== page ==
A reverend who won a case against the council over charges for not paying council tax is taking them to court again.

Reverend Paul Nicolson has lodged a second High Court claim against Haringey Council over claims the £125 cost of a summons for people who failed to pay their council tax is “too steep”.

He believes 20,000 people have been overcharged every year since 2008.

He also claims Haringey Council overcharged people for court summons to increase their council tax income, and the Magistrates and the auditors did nothing about it for 11 years.

The council tax order issued by the Tottenham Magistrates to Haringey Council - charging £125 costs - was declared unlawful by the High Court on the 6th May 2015 after Rev. Nicolson’s challenge.

The case will be heard on 24 February.

Rev. Nicolson said: “An audit is a public interest activity. I am also asking that anyone unlawfully overcharged should be repaid.

“Residents who paid in full on receipt of the summons were charged for a court hearing that should never have happened for seven years.  

“I am particularly incensed that thousands of residents, who now receive shredded benefit incomes from central government needed for food, fuel and other necessities, have been taxed by local government since April 2013, and then over charged for legal proceedings when, inevitably, they cannot pay the tax. 

“The cumulative impact of council tax enforcement coupled with threats of eviction for rent arrears, and sanctions, on mental and physical health is never considered by the council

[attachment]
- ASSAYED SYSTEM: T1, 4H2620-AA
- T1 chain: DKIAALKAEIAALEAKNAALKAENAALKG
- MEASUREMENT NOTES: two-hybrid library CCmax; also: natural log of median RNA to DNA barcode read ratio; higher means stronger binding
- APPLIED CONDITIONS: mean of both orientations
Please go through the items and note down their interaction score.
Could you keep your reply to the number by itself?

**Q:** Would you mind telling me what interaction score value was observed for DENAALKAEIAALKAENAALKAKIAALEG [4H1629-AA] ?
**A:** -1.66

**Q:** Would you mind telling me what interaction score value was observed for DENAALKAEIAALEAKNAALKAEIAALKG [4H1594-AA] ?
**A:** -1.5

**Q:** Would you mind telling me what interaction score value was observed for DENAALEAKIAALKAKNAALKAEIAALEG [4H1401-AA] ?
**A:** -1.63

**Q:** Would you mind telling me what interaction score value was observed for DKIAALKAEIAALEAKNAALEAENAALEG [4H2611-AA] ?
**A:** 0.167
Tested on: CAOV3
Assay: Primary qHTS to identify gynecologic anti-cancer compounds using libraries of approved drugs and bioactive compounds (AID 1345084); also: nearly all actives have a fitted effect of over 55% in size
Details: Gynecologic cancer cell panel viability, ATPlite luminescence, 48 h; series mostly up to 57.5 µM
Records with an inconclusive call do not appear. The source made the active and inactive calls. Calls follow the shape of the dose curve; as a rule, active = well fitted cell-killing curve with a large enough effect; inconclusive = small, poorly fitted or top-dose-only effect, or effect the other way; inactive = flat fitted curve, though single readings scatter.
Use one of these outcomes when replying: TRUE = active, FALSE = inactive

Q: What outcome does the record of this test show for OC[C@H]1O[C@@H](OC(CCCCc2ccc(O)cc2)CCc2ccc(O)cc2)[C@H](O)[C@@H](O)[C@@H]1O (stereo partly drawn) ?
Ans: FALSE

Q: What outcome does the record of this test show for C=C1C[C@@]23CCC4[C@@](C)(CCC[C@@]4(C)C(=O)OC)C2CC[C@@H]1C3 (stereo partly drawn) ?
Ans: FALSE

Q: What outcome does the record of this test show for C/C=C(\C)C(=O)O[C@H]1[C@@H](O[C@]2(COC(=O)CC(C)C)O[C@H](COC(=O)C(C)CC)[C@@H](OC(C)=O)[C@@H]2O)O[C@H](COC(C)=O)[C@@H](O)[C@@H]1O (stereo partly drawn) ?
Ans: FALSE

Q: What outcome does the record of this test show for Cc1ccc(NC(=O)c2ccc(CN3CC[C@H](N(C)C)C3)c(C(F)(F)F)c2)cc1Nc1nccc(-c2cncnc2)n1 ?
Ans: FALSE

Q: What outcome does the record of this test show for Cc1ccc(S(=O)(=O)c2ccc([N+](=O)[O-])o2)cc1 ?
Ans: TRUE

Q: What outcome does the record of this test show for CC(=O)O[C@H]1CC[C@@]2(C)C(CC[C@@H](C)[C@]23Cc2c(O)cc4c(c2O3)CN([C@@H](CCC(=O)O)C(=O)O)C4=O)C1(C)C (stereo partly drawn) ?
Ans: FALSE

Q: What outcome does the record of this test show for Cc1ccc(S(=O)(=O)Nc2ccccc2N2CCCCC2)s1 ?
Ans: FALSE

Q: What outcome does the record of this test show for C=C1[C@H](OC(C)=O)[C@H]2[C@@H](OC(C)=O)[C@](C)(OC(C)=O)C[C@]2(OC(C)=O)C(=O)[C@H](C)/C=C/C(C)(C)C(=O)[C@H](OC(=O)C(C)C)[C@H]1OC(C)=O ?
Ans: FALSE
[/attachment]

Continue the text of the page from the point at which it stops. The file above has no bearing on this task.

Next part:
“It is grossly inefficient of Haringey council to be taxing residents who cannot pay; a subject on which the auditor is silent.”

In 2015 the auditors forced Haringey to charge separate costs of £102 for a summons and to reduce the charge for a liability order issued by the Tottenham Magistrates to £110 from £125. The exact details of the report have not been made public.

The law limits the charges for a summons and a liability order to "an amount equal to the costs reasonably incurred" by the council. 

A Haringey Council spokesman said: “As we have made clear previously, independent external auditors from Grant Thornton investigated and confirmed that costs claimed by the council were broadly reasonable, seeking only to cover the costs of legal proceedings and avoid them impacting on essential frontline services.

“The auditors agreed that Haringey’s approach was and is legal and in line with other London boroughs and found no grounds to grant Rev Nicholson’s requests for his concerns to be taken further.

“We accept the previous findings of the court and the auditors and await the outcome of Rev Nicholson’s latest court challenge.”